Archives for June 2010
OK, I know all the marketing speak about a picture being worth a thousand words and a picture breaking up the text to make it more readable. I’ve listened to the experts tell me which side of the blog post the picture should go, and at which paragraph break, to get the best blog response.
But that’s not what I’m talking about (and none of them seem to agree with each other anyway!)
To me, one of the main reasons you should include a picture is simple:
When people share your blog on Facebook, without a picture it just fades away
Seriously, if Facebook is a big part of your traffic, and people share your stuff on there (or you post your own stuff) then you need a picture!
Without a picture in your blog, when someone posts your link it looks drab and boring:
See? There’s my little thumbnail on the left, but if our Facebook Fan Page was full of links like this it would look a bit boring, and nothing would stand out.
Now let’s see one WITH a picture:
It stands out a lot more, and people are more likely to be drawn to it and click on it. Don’t believe me? Test it out – I have, with the same link posted on 2 different fan pages with a similar amount of fans / likes – one with and one without a picture. The picture one drew in almost double the amount of clicks.
It’s a small thing, but if it works, what do you have to lose?
Not sure where to source pictures?
Here are a couple of blog posts that may help you:
The Twitter list feature is great, and finding out that you’re on a few lists is a real ego booster – findinoug out which lists is even more interesting at times! But how do you find out which lists you’ve been added to?
You can of course go to your profile and click on the ‘lists’ link as shown here:
This will give you a list of all the lists you’re .. erm.. listed in 🙂 Like so:
Which is nice, and you can spend a good amount of time going through them.
But how do you find out about NEW lists you get added to, so you can check them out, thank the person adding you, and generally have an idea of what’s going on?
Simply follow @listwatcher !
That’s right – if you follow @listwatcher, whenever you’re added to a new Twitter list, he’ll send you a direct message to let you know. He’ll also let you know if a list you’re a member of is deleted or renamed. It’s the brainchild of @ibobrik according to the description, but that account didn’t exist when I checked 🙁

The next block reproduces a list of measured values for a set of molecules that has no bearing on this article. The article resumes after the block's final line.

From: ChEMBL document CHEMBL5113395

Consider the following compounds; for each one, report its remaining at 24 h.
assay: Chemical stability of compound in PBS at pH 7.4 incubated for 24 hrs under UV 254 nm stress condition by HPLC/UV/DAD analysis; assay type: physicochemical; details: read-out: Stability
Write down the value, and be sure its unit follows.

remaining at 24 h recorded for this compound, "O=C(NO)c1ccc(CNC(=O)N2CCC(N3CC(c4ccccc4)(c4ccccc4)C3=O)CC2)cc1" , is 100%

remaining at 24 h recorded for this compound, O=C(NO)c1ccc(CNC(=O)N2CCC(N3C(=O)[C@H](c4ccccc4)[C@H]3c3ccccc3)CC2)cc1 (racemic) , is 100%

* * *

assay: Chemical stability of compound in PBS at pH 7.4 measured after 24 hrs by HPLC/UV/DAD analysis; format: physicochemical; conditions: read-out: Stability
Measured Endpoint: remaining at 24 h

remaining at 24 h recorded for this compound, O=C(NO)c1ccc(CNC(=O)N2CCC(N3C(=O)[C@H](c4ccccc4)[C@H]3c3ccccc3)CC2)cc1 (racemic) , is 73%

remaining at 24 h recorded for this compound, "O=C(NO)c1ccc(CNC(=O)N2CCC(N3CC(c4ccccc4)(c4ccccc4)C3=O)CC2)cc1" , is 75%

I’ve been following for a few weeks now and it really is nice to get alerts when you’re added to a list, and to be able to say thank you to the list owner and strike up a dialogue if you haven’t already.
Fab idea – I love it – if you do too, please spread the word!
First off, an admission – this isn't MY post. It's from the fab Chris Brogan, and he's said that it can be reposted as long as he's given credit. Here's the original post: 50 Power Twitter Tips
Rather than just repost his thread, I've picked out my favourite of his tips from each section – please do read his original post to get all 50!
Intent (Human Artist)
- Don’t read EVERY tweet. It’s perfectly okay. You have permission.
- Promote other people 12x to every 1 self-promotional tweet.
- A lot of @replies shows a lot of humanity/engagement.
- Promote the new/less followed more than the “names.”
- Everyone does it their own way. You’re doing it wrong, too- to someone.
- Leave 20 characters or more space in each tweet to improve retweeting.
- Make hashtags small and simple. We need room to tweet.
- If software allows you to “post updates to Twitter” as well as to the app, don’t do that. We rarely want to see them.
- If you develop software that pushes updates to Twitter, be VERY explicit how that works.
- Every time you use OAUTH to give apps permission to use your account, you open a potential security hole. Check your permissions monthly.
- Spamming us repeatedly is okay. We just unfollow you.
- Finding people who need what you’re selling trumps advertising to us.
- Your customers might not be on Twitter. Use rapleaf to find them.
- Invite your customers to Twitter, then make it worth it for them.
- Use Twitter as a personalized communication tool, not another blast.
- Just make money and then the boss won’t ask about ROI any more.
- Apps like TweetChat.com make following event chats really easy. Put in a hashtag and go.
- Tweeting the content of events is nice, but so is occasionally making a real live connection with the speaker.
- It’s okay to tweet your blog posts, but try asking a question that leads readers into the post.
- Can you invite Twitter followers to your other social platforms, like LinkedIn or Facebook? Sure you can.
- Tweets that point us to photos and/or video and/or music, etc, are always a great way to enhance the experience.
- Are your tweets really what you want to show in your sidebar? Doesn’t that direct people away from your site?
- Apps like VisibleTweets.com are neat, but can be very distracting at events.